Jury finding shocks Simon Cramp's mother

Simon Cramp's parents, Angela (centre) and Phillip Cramp. Picture: Ben Rushton

Simon Cramp's parents, Angela (centre) and Phillip Cramp. Picture: Ben Rushton

The mother of bashing victim Simon Cramp says her family faces ‘‘overwhelming sadness’’ at a jury decision clearing her son’s attacker of intentionally causing grievous bodily harm.

A Downing Centre District Court jury on Wednesday found Daniel Angelos guilty of reckless grievous bodily harm for his drunken and unprovoked attack on Mr Cramp in Sydney’s CBD on June 2, 2013.

But the 24-year-old was cleared of the more serious charge of grievous bodily harm with intent.

In the public gallery, Mrs Cramp, of Primbee, was shocked at the outcome.

‘‘We had high expectations that this might be a breakthrough for these sorts of assaults. I hoped [the jury’s decision] would be a message to other people who think they can do this – that somebody would hold them accountable,’’ she said.

Simon and his mother Angela.

Simon and his mother Angela.

‘‘It’s been a long and difficult 12 months, culminating with a person who viciously attacked Simon being found not guilty of intending to viciously attack him. That’s hard for everybody who’s been so involved in this – the doctor, the medical staff, the police, the DPP and family and friends.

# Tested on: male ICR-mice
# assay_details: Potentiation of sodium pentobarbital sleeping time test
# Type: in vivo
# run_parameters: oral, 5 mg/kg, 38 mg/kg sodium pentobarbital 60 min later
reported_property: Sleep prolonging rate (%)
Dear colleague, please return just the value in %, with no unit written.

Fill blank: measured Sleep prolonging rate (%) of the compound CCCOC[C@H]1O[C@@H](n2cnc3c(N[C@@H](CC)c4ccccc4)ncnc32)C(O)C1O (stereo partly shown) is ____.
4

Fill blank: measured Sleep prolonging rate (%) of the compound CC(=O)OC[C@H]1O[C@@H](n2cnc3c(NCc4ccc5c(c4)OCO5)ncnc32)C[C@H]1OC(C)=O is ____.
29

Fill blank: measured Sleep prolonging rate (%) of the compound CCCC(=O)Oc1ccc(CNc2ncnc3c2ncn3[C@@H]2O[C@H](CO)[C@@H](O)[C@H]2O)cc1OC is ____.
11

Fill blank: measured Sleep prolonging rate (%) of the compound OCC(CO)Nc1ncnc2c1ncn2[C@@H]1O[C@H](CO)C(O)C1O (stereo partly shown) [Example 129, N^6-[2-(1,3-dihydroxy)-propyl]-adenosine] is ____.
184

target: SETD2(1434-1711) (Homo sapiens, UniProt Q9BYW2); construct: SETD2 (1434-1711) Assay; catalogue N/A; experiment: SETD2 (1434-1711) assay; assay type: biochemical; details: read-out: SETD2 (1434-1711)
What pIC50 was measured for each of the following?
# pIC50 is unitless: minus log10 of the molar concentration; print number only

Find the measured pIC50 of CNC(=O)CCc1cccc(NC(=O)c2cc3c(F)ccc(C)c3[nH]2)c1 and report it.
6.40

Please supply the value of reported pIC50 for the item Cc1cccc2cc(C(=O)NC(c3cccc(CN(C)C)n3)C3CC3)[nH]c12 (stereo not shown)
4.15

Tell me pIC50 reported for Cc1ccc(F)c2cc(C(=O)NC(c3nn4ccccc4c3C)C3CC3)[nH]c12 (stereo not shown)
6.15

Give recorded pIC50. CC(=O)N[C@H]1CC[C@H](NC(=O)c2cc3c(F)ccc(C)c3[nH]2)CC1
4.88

‘‘People on the street who shake their heads and wonder how this is happening, and why these people are getting away with it: that’s why – because 12 jurors said [Angelos] didn’t actually intend to do it.’’

During his two-week trial, Angelos maintained he was so drunk, and so high on ecstasy the night of the attack that he ‘‘blacked out’’, and couldn’t remember hitting the then 26-year-old Mr Cramp. 

The keen skier and snowboarder suffered life-threatening head injuries and underwent surgery to relieve pressure on his brain.

He would remain at risk of seizures for the rest of his life, Mrs Cramp said.

Simon Cramp, pictured in hospital after life-saving surgery, was in the "wrong place at the wrong time''.

Simon Cramp, pictured in hospital after life-saving surgery, was in the "wrong place at the wrong time''.

Vision in one of his eyes remained poor, and he needed to be vigilant in guarding his head against further knocks.

‘‘His brain has been so badly damaged, he has to change the way he lives – he doesn’t live a carefree life any more,’’ Mrs Cramp said.

‘‘It will be very soul-destroying if [Angelos] is given a slap on the wrist.

‘‘These people who choose to tank themselves up with drugs and alcohol should still be held accountable for what they do.’’ 

Angelos will remain behind bars until sentencing next month.

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